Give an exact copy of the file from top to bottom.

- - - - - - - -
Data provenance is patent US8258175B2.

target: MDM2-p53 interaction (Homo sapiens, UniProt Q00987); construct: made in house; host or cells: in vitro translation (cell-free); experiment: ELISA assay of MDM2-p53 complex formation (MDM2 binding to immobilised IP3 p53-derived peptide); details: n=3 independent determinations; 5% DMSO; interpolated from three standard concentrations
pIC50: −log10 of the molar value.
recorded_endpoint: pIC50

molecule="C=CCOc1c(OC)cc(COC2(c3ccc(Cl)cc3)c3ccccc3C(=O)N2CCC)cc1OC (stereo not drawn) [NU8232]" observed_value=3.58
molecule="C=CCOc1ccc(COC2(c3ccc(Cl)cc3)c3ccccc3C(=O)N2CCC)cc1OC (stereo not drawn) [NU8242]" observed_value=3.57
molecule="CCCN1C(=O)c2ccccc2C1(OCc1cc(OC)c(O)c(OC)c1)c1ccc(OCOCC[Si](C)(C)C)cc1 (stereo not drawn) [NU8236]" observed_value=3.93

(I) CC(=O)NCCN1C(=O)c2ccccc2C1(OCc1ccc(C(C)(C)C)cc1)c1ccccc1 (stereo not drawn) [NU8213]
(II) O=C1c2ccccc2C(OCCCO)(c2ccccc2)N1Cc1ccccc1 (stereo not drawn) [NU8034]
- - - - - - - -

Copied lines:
Data provenance is patent US8258175B2.

target: MDM2-p53 interaction (Homo sapiens, UniProt Q00987); construct: made in house; host or cells: in vitro translation (cell-free); experiment: ELISA assay of MDM2-p53 complex formation (MDM2 binding to immobilised IP3 p53-derived peptide); details: n=3 independent determinations; 5% DMSO; interpolated from three standard concentrations
pIC50: −log10 of the molar value.
recorded_endpoint: pIC50

molecule="C=CCOc1c(OC)cc(COC2(c3ccc(Cl)cc3)c3ccccc3C(=O)N2CCC)cc1OC (stereo not drawn) [NU8232]" observed_value=3.58
molecule="C=CCOc1ccc(COC2(c3ccc(Cl)cc3)c3ccccc3C(=O)N2CCC)cc1OC (stereo not drawn) [NU8242]" observed_value=3.57
molecule="CCCN1C(=O)c2ccccc2C1(OCc1cc(OC)c(O)c(OC)c1)c1ccc(OCOCC[Si](C)(C)C)cc1 (stereo not drawn) [NU8236]" observed_value=3.93

(I) CC(=O)NCCN1C(=O)c2ccccc2C1(OCc1ccc(C(C)(C)C)cc1)c1ccccc1 (stereo not drawn) [NU8213]
(II) O=C1c2ccccc2C(OCCCO)(c2ccccc2)N1Cc1ccccc1 (stereo not drawn) [NU8034]